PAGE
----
Underground insects... hornets or bees?

daved314July 27, 2014


Can anyone tell what the insect is in the attached photo? I have a constant stream of them entering a hole in the ground near the side of my house. I'm preparing to lay the shop vac out near the hole with soapy water inside in hopes of bringing the numbers down significantly.

Can you tell if these are young or adult?


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Can't tell, but it may be a yellow jacket nest. Nasty, mean bug!


    Bookmark   July 27, 2014 at 4:41PM
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I just saw a video last night of a man dealing with the same problem. He waited till after dark when they were all in the nest/ground. removed any stones etc laying on the ground around the hole then laid a piece of screen over the hole, cut a tiny x in the middle, over the hole, then laid some bricks to hold it down, looks like you would need 3 bricks. He then squirted a bunch of liquid Dawn dishwashing liquid down the hole and while he was doing this, had the water hose in his other hand with the water turned on with pretty good force of water. Once he had squirted the Dawn in the hole he started filling it with water, he had the end of the hose right on the ground, not holding it above the hole but right on the ground over the hole. He said he has done this with several inground nests and it kills them every time. He said the reason he uses the screen just as a precaution incase some would come out as he started the process.

    Bookmark   July 31, 2014 at 2:31PM
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rhizo_1 (North AL) zone 7

I suspect yellow jackets, too. Any that you see will be adults. The larvae look nothing like the adults and remain hidden in the communal nest where they are fed by the workers.

    Bookmark   July 31, 2014 at 2:45PM
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Be careful... do it once and do it right. If these are yellow jackets, and it does look like it, they will swarm and attack if you irritate them. Do some reading about yellow jackets before you attempt anything, and good luck.

    Bookmark   August 4, 2014 at 9:21PM
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Thanks for the responses all. I've read many articles and watched a few videos (including one that sounds identical to dbfirewife's reference). I am confident the insects are Yellow Jackets and I also located a second nest on a different side of my home (joy). So I have the east nest and the south nest.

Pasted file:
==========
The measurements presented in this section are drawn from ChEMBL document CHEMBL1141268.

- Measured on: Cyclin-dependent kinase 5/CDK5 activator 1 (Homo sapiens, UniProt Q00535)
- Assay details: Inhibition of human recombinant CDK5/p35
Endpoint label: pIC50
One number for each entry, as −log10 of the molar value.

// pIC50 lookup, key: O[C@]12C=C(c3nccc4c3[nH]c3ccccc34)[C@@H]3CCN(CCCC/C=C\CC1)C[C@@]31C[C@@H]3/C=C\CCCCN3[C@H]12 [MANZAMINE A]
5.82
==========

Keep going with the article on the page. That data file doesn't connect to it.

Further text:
I've managed to decrease activity at the east nest by:

1. running a shop-vac with soapy water inside for 2 hours during the day time.
2. one week later, repeating number 1.
3. the evening of #2, squeezing half a bottle of Dawn on the ground near the hole and turning the water spicket (which happens to be directly above the hole) on for about 10 minutes. I skipped the screen since I was able to turn the water on and off from inside the house.

Two days later there was still some activity at the east nest so this evening I heated a 4 gallon pot of water to just under boiling (95 deg C) and poured it over the opening. I'm not sure how much of the water made it to the nest (I poured quickly) but I am hopeful that some damage was done. I expect I'll be losing some grass too.

As for the south nest, activity was quite high there earlier today. I have a garden hose dangling directly above the nest opening that I am aware of. When I first soaped the east nest, I also soaped the south nest. I soaped it again today. I don't expect to have destroyed it yet but I do not want to go through the motions of pouring water over it if the east nest is not yet destroyed.

I would run the shop vac 24 hrs a day if it weren't for next-door neighbors. It works well but I suspect a few hours at a time isn't enough to take the nest out.